Darcy Gruttadaro is director of the American Psychiatric Foundation’s Center for Workplace Mental Health. Before taking part in a Zócalo/UCLA panel discussion titled “How Can We Reverse the Depression Epidemic?” at the National Center for the Preservation of Democracy in downtown Los Angeles, she spoke in the green room about celebrities setting an example of openness, and why many people who work in the mental health field have had first-hand experience of mental illness themselves.
Are people becoming more open to talking about depression in their own lives and within their own families?
There is a genetic component to depression for some people. There are environmental issues, life experiences that can contribute or not to whether they develop depression. Willingness to speak openly about depression is still a factor in many peoples’ lives. There’s still this stigma and concern that people will think less of them, think of them as weaker. It’s great to see the younger generation being more willing to talk about conditions like depression. Sara Bareilles has talked about her own depression; Demi Lovato has been very open about having bi-polar disorder and eating disorders. It really helps when people in pop culture and in the public eye come forward and share what they’re experiencing.
In that spirit, my own extended family has had episodes of depression, including suicide. How about you?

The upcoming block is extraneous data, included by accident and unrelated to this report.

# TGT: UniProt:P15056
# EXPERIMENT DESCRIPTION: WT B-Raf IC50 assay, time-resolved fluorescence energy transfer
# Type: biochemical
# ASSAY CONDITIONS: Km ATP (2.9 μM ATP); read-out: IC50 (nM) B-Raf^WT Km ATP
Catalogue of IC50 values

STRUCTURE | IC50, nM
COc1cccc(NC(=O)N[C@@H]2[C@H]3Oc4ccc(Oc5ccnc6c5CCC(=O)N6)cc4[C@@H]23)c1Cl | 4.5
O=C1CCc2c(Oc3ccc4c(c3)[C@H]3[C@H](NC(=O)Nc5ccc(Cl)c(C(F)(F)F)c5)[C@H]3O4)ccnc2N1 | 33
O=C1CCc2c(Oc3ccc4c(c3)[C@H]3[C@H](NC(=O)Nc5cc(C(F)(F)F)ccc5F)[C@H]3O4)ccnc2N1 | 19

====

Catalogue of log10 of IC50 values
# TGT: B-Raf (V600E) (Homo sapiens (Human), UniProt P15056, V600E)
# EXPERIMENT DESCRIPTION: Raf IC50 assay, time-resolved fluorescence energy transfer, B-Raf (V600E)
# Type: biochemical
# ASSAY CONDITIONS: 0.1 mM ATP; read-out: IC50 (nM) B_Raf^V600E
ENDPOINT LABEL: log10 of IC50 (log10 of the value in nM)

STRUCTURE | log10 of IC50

Yes, actually, my family has had suicide and depression, and other serious mental health conditions. I think many people who get involved in the mental health movement have first-hand personal experience. At least that’s been my experience of working with people in the field. I think when people are personally touched by mental illness, they have more openness and understanding and a good listening ear to others who also may be experiencing mental illness.
Since we’re in the holiday season, is it true that this is a particularly tough time for people with depression?
It can be a very tough time for people who struggle with depression. Life can be difficult on a day-to-day basis for them, but then when you add on the stress and the anticipation and all the extra activity that comes with the holidays, and it’s a difficult time of year also because of the shorter days. So people who struggle with depression also often struggle with seasonal affective disorder—shorter days, less light. That really impacts their mood.
You’re from the Snow Belt originally. Do you have any seasonal affective reaction to deal with?
No, not that I know of.
You have a legal background. Has the law kept up with what we’ve learned about mental illness in recent years?
One of the ways it has kept up is that we have worked hard to have a law passed that is referred to as the Mental Health Parity Law. So it requires health insurers to provide coverage for mental health care on par or at an equal level as the insurance coverage for other health conditions. That was a significant victory for us, because before that time there were many discriminatory provisions included in insurance when it came to mental health care.